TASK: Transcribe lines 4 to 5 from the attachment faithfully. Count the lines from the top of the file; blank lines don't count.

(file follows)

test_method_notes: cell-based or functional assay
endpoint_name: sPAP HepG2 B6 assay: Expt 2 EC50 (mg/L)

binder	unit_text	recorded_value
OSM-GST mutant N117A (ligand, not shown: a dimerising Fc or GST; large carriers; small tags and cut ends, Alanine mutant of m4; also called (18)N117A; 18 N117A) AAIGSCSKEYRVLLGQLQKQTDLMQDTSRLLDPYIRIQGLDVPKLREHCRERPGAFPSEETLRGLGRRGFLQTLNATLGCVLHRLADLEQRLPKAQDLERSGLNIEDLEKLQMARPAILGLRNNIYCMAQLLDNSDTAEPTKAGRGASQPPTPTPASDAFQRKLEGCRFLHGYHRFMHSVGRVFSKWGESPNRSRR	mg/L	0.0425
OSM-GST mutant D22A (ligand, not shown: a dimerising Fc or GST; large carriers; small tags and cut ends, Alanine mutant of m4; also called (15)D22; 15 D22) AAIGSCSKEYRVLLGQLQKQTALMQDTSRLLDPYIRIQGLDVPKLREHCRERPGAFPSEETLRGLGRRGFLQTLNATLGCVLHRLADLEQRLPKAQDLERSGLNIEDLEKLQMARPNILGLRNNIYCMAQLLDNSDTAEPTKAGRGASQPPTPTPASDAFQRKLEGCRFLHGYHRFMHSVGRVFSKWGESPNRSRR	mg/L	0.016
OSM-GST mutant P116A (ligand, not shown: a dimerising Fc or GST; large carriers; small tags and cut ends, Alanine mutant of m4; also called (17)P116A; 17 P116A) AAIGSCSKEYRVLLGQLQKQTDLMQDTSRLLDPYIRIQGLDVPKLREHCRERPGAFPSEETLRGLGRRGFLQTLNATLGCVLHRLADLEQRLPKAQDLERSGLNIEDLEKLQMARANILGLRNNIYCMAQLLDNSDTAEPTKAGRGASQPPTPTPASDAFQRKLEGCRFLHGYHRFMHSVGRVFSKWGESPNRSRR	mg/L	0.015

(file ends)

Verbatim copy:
OSM-GST mutant N117A (ligand, not shown: a dimerising Fc or GST; large carriers; small tags and cut ends, Alanine mutant of m4; also called (18)N117A; 18 N117A) AAIGSCSKEYRVLLGQLQKQTDLMQDTSRLLDPYIRIQGLDVPKLREHCRERPGAFPSEETLRGLGRRGFLQTLNATLGCVLHRLADLEQRLPKAQDLERSGLNIEDLEKLQMARPAILGLRNNIYCMAQLLDNSDTAEPTKAGRGASQPPTPTPASDAFQRKLEGCRFLHGYHRFMHSVGRVFSKWGESPNRSRR	mg/L	0.0425
OSM-GST mutant D22A (ligand, not shown: a dimerising Fc or GST; large carriers; small tags and cut ends, Alanine mutant of m4; also called (15)D22; 15 D22) AAIGSCSKEYRVLLGQLQKQTALMQDTSRLLDPYIRIQGLDVPKLREHCRERPGAFPSEETLRGLGRRGFLQTLNATLGCVLHRLADLEQRLPKAQDLERSGLNIEDLEKLQMARPNILGLRNNIYCMAQLLDNSDTAEPTKAGRGASQPPTPTPASDAFQRKLEGCRFLHGYHRFMHSVGRVFSKWGESPNRSRR	mg/L	0.016